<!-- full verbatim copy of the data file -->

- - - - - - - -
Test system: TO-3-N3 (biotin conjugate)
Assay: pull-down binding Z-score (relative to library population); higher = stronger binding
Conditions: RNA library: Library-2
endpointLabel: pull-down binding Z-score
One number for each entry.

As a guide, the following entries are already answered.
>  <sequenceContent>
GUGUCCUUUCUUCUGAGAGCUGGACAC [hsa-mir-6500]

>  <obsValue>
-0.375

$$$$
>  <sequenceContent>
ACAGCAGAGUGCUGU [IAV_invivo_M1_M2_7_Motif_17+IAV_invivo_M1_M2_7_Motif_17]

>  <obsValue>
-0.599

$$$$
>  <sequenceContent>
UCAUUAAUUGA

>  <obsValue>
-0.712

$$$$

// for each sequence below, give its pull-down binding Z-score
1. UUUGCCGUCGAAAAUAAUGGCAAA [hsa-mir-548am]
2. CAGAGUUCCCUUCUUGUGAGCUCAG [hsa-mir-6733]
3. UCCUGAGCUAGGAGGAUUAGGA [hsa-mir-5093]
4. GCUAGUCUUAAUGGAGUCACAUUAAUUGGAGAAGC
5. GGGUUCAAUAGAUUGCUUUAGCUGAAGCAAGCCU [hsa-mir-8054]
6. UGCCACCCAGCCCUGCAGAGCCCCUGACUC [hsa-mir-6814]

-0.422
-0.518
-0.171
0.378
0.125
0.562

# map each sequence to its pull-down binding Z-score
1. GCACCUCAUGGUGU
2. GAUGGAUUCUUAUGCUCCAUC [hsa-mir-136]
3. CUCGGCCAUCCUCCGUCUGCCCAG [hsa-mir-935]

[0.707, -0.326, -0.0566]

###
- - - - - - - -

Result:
Test system: TO-3-N3 (biotin conjugate)
Assay: pull-down binding Z-score (relative to library population); higher = stronger binding
Conditions: RNA library: Library-2
endpointLabel: pull-down binding Z-score
One number for each entry.

As a guide, the following entries are already answered.
>  <sequenceContent>
GUGUCCUUUCUUCUGAGAGCUGGACAC [hsa-mir-6500]

>  <obsValue>
-0.375

$$$$
>  <sequenceContent>
ACAGCAGAGUGCUGU [IAV_invivo_M1_M2_7_Motif_17+IAV_invivo_M1_M2_7_Motif_17]

>  <obsValue>
-0.599

$$$$
>  <sequenceContent>
UCAUUAAUUGA

>  <obsValue>
-0.712

$$$$

// for each sequence below, give its pull-down binding Z-score
1. UUUGCCGUCGAAAAUAAUGGCAAA [hsa-mir-548am]
2. CAGAGUUCCCUUCUUGUGAGCUCAG [hsa-mir-6733]
3. UCCUGAGCUAGGAGGAUUAGGA [hsa-mir-5093]
4. GCUAGUCUUAAUGGAGUCACAUUAAUUGGAGAAGC
5. GGGUUCAAUAGAUUGCUUUAGCUGAAGCAAGCCU [hsa-mir-8054]
6. UGCCACCCAGCCCUGCAGAGCCCCUGACUC [hsa-mir-6814]

-0.422
-0.518
-0.171
0.378
0.125
0.562

# map each sequence to its pull-down binding Z-score
1. GCACCUCAUGGUGU
2. GAUGGAUUCUUAUGCUCCAUC [hsa-mir-136]
3. CUCGGCCAUCCUCCGUCUGCCCAG [hsa-mir-935]

[0.707, -0.326, -0.0566]

###